FAQs on Getting a Full-Time Job Directly Out of College (from a world-traveling blogger)

As one of those weird millennials who went straight to work full time after May graduation (almost exactly one month later, in fact), I think there are a lot of pros to working full time after college. But as you are well aware, I also happen to be a world-traveling blogger who has trouble staying in one place. Since these characteristics don’t intuitively work together, I tend to get some questions about this topic… so I figured I’d address those common questions in bulk.

Do I regret going to work full time directly after graduating?

In general, I try not to think of decisions I’d make differently if I could as “regrets”… more as “lessons learned”. This is a difficult question, because in this case I know that I made the only choice that was available to me at the time. Because I only got paid once a month in my first full-time job, I had a daunting gap from the end of April (when I quit my part-time job and paid internship) to the end of June (when I started my full-time job) with no income coming in… and two rent payments due! It was tight, and there just weren’t funds available to push back my start date at the full-time job to August or September of that year and backpack around Europe for three months.

So I didn’t do that.

Do I wish I’d pulled more shifts during that last year in college so that I could have saved up enough money to push back my start date a bit and go on a pre-full-time work adventure? Definitely. Hindsight is 20-20, and looking back I can see that I should have planned ahead to make that gap trip financially feasible.

What was the hardest thing about the transition from college to full-time work?

For me this question has three answers: structure, sitting and free time.

Like many travelers I’ve met, I tend to thrive on a bit of chaos and unpredictability. In college, I had a different class and work schedule every single day, and I loved that variety. It isn’t my natural tendency to have a highly-structured schedule in my life, so the 8 to 5 work schedule with one hour for lunch in the middle of the day- 5 days a week- was a shock to my system. Couple that with the next big transition from college to full-time work in finance… sitting ALL DAY… and I remember being physically exhausted for the first three months after starting that full time job (believe it or not, sitting all day will totally zap your energy). Pro tip: I feel that a lot of employers are putting more focus on trying to break up the sitting for health reasons now than when I first started working full time, so see if your employer will spring for a standing desk. No harm in asking!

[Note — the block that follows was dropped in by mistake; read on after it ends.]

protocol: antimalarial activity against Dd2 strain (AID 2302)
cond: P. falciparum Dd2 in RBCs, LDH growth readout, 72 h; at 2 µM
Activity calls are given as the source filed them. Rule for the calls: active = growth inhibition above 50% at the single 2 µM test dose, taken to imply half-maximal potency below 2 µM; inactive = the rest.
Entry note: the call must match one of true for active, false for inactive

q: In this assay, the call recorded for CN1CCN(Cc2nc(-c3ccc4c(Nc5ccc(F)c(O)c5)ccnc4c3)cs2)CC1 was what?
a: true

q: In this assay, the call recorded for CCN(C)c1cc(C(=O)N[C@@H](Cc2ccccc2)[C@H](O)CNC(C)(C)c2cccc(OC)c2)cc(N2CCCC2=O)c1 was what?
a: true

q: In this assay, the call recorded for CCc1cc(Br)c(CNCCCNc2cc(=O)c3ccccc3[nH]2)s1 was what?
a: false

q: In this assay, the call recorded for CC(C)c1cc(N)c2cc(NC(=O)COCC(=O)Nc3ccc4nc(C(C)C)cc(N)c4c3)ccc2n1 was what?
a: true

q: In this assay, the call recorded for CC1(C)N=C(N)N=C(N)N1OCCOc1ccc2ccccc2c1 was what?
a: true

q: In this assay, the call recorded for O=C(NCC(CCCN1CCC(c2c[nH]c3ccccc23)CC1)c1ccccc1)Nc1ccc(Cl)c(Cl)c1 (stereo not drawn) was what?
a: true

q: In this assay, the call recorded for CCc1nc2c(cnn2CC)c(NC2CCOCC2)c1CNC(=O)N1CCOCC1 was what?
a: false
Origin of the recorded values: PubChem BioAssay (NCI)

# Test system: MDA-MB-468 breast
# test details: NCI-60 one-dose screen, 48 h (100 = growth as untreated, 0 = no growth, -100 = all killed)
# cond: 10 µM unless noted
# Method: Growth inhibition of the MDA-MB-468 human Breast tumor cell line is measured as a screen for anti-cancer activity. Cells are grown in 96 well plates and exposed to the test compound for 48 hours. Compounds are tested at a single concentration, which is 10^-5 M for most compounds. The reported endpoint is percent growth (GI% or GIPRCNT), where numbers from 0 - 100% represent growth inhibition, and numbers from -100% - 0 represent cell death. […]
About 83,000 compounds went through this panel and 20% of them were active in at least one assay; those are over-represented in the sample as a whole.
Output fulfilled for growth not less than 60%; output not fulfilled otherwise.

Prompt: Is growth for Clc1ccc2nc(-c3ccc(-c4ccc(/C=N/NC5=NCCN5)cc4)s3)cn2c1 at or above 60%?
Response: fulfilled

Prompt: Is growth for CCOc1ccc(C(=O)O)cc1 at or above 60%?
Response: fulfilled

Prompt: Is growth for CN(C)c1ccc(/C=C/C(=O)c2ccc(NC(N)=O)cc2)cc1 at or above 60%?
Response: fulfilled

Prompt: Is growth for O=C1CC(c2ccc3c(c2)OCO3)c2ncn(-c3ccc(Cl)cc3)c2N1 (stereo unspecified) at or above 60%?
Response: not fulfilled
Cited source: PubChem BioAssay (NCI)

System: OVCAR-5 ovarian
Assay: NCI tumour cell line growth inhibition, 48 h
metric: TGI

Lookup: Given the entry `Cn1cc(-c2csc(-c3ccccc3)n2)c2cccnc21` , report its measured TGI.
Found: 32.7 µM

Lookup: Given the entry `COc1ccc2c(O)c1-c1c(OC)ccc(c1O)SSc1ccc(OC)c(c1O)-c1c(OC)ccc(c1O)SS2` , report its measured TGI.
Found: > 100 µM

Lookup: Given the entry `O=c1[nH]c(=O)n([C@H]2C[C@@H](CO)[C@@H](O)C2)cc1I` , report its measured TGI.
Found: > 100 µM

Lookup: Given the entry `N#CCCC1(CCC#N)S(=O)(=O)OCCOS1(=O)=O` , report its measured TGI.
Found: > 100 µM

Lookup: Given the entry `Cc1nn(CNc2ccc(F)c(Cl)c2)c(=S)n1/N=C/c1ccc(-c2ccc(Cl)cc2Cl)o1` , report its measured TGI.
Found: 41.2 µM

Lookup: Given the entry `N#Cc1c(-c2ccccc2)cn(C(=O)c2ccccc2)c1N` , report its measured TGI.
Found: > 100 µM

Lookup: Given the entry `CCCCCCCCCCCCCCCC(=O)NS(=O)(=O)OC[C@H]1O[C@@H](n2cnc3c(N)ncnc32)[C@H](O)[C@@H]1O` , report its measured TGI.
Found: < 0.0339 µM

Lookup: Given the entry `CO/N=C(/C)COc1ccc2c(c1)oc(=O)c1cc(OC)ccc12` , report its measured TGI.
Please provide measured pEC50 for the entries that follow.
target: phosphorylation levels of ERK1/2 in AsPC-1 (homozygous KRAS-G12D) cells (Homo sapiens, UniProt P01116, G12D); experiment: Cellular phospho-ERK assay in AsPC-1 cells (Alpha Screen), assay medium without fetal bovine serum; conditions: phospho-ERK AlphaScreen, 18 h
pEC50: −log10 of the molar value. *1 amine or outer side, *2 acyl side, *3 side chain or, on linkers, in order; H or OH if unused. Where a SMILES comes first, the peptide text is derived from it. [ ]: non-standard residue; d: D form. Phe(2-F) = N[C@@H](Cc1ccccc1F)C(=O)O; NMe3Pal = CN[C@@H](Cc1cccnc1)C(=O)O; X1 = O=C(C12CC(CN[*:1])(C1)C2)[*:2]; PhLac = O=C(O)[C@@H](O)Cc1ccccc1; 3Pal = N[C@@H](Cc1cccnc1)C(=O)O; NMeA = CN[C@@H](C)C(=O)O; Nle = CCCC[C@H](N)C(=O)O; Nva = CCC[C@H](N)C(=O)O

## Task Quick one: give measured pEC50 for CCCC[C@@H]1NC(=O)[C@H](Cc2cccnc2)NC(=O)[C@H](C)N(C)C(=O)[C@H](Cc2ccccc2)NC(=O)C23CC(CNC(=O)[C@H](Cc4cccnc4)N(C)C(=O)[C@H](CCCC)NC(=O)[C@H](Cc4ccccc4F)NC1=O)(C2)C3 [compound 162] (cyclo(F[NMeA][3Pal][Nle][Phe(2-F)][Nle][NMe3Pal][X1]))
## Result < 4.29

Arguably the hardest part of the transition from college to full-time work was saying goodbye to my free time. In college, I had a lot going on, but I had a lot more free time mixed into an average week than I do the work world. I could study for something a few hours, go meet friends for coffee, study another hour, work on a personal project, go to a class, head to work, then meet some friends at night. At work, for the 8+ hours a day that you are there, you just work. Then there are the big blocks of free time: no more fall break, no more winter break, no more spring break – and most detrimental to us travelers – no more 2+ months off for summer break. You’ve got to get creative with those limited vacation days you have off work (but if you are looking for advice on that topic, you’ve certainly come to the right blog!)

Wouldn’t it be easier to focus on my blog and on traveling if I worked part time instead of full time?

I read a lot about millennials, know a lot of millennials and am a millennial, so I’m well aware that many people in my generation choose to bring in a little money on the side through a part-time job of some sort while pursuing their passion full time. I’m not going to say that option isn’t the right choice for some people, because I’m sure that it is. It just isn’t the right choice for me.

At this point in my blog’s life, I don’t make any money from it whatsoever. I don’t have ads, I don’t have affiliations and I don’t write any type of paid endorsements. My goal is for this blog to be a point of connection to and a resource for other travelers. One day, I’d love to pick up some writing gigs elsewhere. But for the time being, suffice it to say that I couldn’t live off this blog in any capacity!

And even if I could… I’d likely still work full time. While I love writing this blog and sharing travel photographs here, my passion is traveling internationally as much as possible. While working part time would give me more time to travel, it would also give me much less money to travel. So, I plan to keep working full time for the foreseeable future!

What are some of the benefits of going to work full time after college?

We’ve talked about some common negatives to full-time work here so far (lack of free time, rigid structure, etc.)… but what about the positives?

I have two primary answers to this question: money and experience.

Even if you feel that you need more time to explore what you want to do permanently, we all have bills and rent to pay. If you’ve got to work anyway, the most efficient option (in my personal opinion) is to get a job doing something that pays you as much as possible and allows you to build widely applicable skills. If you don’t know what you want to do longer term, that is totally fine: most of us don’t when we first graduate college. Make a plan for what is next while bringing in a regular paycheck and building your resume. Build both skills and a savings account, and read travel blogs in the evening and on weekends (like this one) until you decide on what you want to pursue longer term.